Diversity in Public Relations: It’s 2015, and we’re still talking about this?

A draft of this blog post sat in my box for months. I didn’t want to write this, but conversations at the PRSA International Conference made me feel like it was necessary to write this post.

I feel like I have talked about diversity in public relations for eons. That’s not true. It’s only been since I started graduate school at the University of Maryland that I began noticing and talking about the lack of diversity in the industry. That was 10+ years ago. Yet here we are in 2015 (almost 2016) still talking about this issue.

Example 1: This PRWeek cover of mostly white practitioners who are the top leaders of PR agencies frustrated me and others. As Shonali Burke points out:

A strong example of this can be seen on PRWeek’s 2014 Agency Business Report. While the publication’s effort to celebrate PR leadership and their innovation year after year is notable, it’s hard to ignore the lack of diversity on the front cover, which featured the most senior leaders at the top 13 agencies by revenue and the top two agencies by revenue growth in 2013.

While the decision to publish Caucasian-only faces as “PR leaders” may have been unintentional, the message conveyed is clear: “PR leaders” do not include people of color, minorities or of different ethnicity. At least not in 2014; and 2014 wasn’t light years away. It was just one year ago.

Scary. And sad.

Example 2: The release of the State of the PR Industry report from the National Black Public Relations Society. One of the claims that ran a chill down my spine was the fact that professional desire to have a sustained interest in career growth and advancement, yet do not have access to sponsors or see others like them in larger key roles. Breaking through is an obstacle course made up of glass ceilings, sticky floors, and porcelain/ceramic vaults because practitioners are contained in limited roles, have not moved beyond mentorship into sponsorship relationships, and are not exposed to new clients or new business opportunities. Dr. Rochelle Ford and Dr. Clarke Caywood bounced these findings off the work of Applebaum, Walton and Southerland (2015) and Hewlett and Green (2015).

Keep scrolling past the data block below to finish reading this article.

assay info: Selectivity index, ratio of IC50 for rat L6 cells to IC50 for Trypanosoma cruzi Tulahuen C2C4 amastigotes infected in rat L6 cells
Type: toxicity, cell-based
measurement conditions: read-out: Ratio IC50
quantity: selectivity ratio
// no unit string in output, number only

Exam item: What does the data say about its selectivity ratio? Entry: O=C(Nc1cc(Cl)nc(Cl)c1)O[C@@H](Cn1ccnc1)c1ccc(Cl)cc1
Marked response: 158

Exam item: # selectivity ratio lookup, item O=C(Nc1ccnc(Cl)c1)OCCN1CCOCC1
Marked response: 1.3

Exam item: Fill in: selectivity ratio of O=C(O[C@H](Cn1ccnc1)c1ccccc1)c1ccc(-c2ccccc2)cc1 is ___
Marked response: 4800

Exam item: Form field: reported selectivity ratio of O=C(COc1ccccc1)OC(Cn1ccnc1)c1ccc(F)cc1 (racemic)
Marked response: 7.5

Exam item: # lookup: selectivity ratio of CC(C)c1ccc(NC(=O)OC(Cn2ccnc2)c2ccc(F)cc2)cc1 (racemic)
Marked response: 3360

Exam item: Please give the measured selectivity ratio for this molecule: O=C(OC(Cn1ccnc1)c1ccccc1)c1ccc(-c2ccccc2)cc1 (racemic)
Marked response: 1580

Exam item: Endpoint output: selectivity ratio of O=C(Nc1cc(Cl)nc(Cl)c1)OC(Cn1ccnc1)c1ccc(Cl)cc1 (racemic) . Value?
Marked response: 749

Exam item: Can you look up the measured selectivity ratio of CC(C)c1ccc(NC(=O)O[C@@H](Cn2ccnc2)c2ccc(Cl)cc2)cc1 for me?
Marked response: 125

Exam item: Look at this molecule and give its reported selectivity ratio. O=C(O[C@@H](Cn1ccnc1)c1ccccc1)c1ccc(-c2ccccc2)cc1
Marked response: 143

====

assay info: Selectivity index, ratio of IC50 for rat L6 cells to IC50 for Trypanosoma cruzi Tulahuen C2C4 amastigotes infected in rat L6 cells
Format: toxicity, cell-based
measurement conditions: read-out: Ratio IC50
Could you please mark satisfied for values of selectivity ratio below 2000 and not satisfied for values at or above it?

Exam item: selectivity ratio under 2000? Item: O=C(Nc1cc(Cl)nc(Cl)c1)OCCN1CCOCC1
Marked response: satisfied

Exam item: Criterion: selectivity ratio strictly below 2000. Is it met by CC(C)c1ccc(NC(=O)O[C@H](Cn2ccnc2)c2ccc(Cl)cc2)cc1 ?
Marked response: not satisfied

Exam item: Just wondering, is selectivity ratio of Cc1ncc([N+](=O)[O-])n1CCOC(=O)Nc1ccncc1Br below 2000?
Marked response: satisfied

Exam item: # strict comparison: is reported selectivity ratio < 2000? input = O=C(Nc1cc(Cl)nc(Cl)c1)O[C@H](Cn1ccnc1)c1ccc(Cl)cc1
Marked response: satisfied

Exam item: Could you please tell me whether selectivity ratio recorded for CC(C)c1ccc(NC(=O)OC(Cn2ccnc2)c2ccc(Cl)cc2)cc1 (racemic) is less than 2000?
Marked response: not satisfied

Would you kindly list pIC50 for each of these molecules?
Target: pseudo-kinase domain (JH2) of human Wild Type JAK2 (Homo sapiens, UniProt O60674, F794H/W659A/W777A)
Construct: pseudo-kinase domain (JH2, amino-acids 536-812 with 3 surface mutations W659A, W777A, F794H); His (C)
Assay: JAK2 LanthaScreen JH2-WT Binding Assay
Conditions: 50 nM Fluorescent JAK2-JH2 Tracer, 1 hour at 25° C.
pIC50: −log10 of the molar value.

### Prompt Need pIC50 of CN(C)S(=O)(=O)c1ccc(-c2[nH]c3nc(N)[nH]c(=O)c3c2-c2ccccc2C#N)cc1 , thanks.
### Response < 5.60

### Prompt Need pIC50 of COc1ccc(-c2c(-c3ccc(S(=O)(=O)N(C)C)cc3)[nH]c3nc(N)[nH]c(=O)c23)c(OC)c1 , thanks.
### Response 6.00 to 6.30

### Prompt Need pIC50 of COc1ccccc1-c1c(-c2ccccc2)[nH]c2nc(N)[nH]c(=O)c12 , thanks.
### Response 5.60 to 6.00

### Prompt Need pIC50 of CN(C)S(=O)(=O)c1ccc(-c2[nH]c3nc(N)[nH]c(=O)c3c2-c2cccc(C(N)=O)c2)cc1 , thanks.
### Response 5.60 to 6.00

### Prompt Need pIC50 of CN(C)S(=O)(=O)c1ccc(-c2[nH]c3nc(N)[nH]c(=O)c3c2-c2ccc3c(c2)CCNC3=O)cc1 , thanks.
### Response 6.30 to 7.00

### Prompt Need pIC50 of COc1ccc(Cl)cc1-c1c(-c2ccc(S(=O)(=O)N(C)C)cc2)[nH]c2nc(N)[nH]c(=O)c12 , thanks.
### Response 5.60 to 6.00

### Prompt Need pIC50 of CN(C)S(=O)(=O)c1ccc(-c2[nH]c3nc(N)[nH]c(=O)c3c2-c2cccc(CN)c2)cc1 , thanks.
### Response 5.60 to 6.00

Although the players have changed and the outlets where this matter is discussed have morphed, the conversation is still the same. The industry isn’t diverse. The industry has a retention problem. The industry has a recruitment problem. The industry has a problem. The industry should do something about it. The industry should start something to reverse these trends.

It’s the same verse of the same hymnal, sung by the same members of the choir to other members of the choir. We just change the riff and add a new falsetto every few times. I just hope that people from the congregation (our PR peers across all sectors and organizations) hear the choir, feel something swell up in their souls, and start to do something meaningful. As someone from Texas once told me, “they align the tongues in their shoes with the tongues in their mouths.”

I doubt that will happen until there is a sudden shift or movement. There must be something that jostles the industry out of its soporific stupor about diversity. A stringent call to action against the cognitive biases that frame and shape who gets into the door and who get asked to climb up the corporate trellis. A gauntlet tossed down. A final notice that the days of talk are limited. A strident challenge that calls out that the pipeline the industry leaders continually say is leaky has a flawed framework.

Maybe 2016 is the year for the movement to launch and to initiate a real call to action.

Maybe 2016 is the year when we stop talking about diversity within the same circles but push the dialogue to other.

Maybe something will pop off in 2016.

Until that time, I am going to pick up my hymn book to continue to sing while thinking of a master plan.